The Court seems to hint that if there is a lawful stop wherein reasonable suspicion or probable cause exists (for a recognizable crime not immigration related) at the conclusion of the inquiry for which that reasonable suspicion or probable cause existed a further inquiry into immigration status will not offend federal law or the Constitution. Thus an officer citing a person for jaywalking, who does not have identification on his person, would be required to make a reasonable attempt to verify his immigration status. And this may be entirely legal.
If United States government were to challenge Arizona the fight would be much more difficult since the Court is leaning toward Section 2(B)’s constitutionality. There are serious implications that can arise from a challenge of section 2(B). First, the issue will be more personal rather than facially unconstitutional. It will be personal in the sense that not in every instance would Section 2(B) be unconstitutional. Rather, it will only be unconstitutional if the Fourth Amendment rights of the person detained, arrested, or stopped is violated. That is what makes it personal rather than facially unconstitutional precluding the government from challenging Section 2(B) under the Fourth Amendment. The second implication is whether an inquiry into a person’s immigration status is a search – the Court has never addressed this issue.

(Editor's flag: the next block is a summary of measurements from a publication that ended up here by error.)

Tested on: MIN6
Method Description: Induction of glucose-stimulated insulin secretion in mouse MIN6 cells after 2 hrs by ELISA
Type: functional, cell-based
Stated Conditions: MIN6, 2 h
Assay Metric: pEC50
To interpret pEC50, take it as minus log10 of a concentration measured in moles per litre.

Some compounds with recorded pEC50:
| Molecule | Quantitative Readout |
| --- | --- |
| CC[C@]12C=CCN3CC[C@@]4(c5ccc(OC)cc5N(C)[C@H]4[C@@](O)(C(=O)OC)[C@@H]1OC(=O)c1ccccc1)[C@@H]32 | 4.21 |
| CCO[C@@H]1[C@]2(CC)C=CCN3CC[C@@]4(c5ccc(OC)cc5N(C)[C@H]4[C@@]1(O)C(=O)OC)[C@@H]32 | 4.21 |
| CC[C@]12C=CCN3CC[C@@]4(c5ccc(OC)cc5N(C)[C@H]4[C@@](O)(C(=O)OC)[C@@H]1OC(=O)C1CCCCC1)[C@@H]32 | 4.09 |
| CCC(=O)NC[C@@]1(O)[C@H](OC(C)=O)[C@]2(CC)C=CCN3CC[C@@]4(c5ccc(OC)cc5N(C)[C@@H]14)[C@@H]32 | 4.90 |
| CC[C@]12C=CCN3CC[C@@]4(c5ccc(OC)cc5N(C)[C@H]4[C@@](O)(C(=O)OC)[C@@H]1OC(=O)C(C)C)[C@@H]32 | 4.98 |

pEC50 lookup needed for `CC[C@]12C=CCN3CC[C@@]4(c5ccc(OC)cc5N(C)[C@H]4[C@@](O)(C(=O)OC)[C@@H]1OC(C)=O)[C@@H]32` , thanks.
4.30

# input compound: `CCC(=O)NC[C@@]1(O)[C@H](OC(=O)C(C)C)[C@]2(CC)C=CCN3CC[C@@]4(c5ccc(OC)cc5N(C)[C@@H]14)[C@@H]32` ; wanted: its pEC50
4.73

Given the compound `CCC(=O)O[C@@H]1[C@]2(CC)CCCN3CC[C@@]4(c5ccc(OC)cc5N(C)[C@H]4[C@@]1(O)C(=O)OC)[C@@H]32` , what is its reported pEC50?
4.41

The Fourth Amendment prohibits states through the Fourteenth Amendment from unreasonable searches and seizures. In the context of Section 2(B) the concern would be unreasonable seizures where the State would be implicated for unnecessarily holding a person beyond what is reasonable. For the sake of clarity take for instance, for every lawful traffic stop where there is reasonable suspicion or probable cause an officer may or may not go beyond the scope of the stop. That is, if the officer is stopping you for failing to obey the speed limit (7 miles over), even though the officer has probable cause, it does not, per se, give the officer a right to hold you for a longer time than what it is reasonable to issue a citation. If the officer were to hold you beyond what is necessary simply to delay your travel or delays issuing the citation solely on your failure to obey the speed limit that would be an unreasonable seizure. Moreover, if the officer were to search your vehicle based solely on your failure to obey the speed limit that would be an unreasonable search.